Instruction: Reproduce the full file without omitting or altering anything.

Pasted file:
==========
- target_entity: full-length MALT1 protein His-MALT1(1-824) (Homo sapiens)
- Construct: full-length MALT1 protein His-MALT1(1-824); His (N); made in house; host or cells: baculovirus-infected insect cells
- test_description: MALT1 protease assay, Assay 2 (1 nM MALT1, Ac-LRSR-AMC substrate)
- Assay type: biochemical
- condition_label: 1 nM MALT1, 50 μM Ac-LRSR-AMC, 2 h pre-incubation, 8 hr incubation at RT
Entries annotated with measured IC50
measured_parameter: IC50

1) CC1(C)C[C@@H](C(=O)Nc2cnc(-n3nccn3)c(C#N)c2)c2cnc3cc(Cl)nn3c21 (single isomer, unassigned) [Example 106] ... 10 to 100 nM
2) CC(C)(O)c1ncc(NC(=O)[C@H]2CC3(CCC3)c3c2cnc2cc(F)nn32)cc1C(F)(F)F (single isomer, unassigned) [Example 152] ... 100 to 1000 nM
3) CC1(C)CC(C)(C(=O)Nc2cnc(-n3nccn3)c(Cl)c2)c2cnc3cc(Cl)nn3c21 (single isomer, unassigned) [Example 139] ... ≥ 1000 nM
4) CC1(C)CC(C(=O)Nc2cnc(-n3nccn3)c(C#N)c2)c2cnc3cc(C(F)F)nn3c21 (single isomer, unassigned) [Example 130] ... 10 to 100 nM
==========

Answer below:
- target_entity: full-length MALT1 protein His-MALT1(1-824) (Homo sapiens)
- Construct: full-length MALT1 protein His-MALT1(1-824); His (N); made in house; host or cells: baculovirus-infected insect cells
- test_description: MALT1 protease assay, Assay 2 (1 nM MALT1, Ac-LRSR-AMC substrate)
- Assay type: biochemical
- condition_label: 1 nM MALT1, 50 μM Ac-LRSR-AMC, 2 h pre-incubation, 8 hr incubation at RT
Entries annotated with measured IC50
measured_parameter: IC50

1) CC1(C)C[C@@H](C(=O)Nc2cnc(-n3nccn3)c(C#N)c2)c2cnc3cc(Cl)nn3c21 (single isomer, unassigned) [Example 106] ... 10 to 100 nM
2) CC(C)(O)c1ncc(NC(=O)[C@H]2CC3(CCC3)c3c2cnc2cc(F)nn32)cc1C(F)(F)F (single isomer, unassigned) [Example 152] ... 100 to 1000 nM
3) CC1(C)CC(C)(C(=O)Nc2cnc(-n3nccn3)c(Cl)c2)c2cnc3cc(Cl)nn3c21 (single isomer, unassigned) [Example 139] ... ≥ 1000 nM
4) CC1(C)CC(C(=O)Nc2cnc(-n3nccn3)c(C#N)c2)c2cnc3cc(C(F)F)nn3c21 (single isomer, unassigned) [Example 130] ... 10 to 100 nM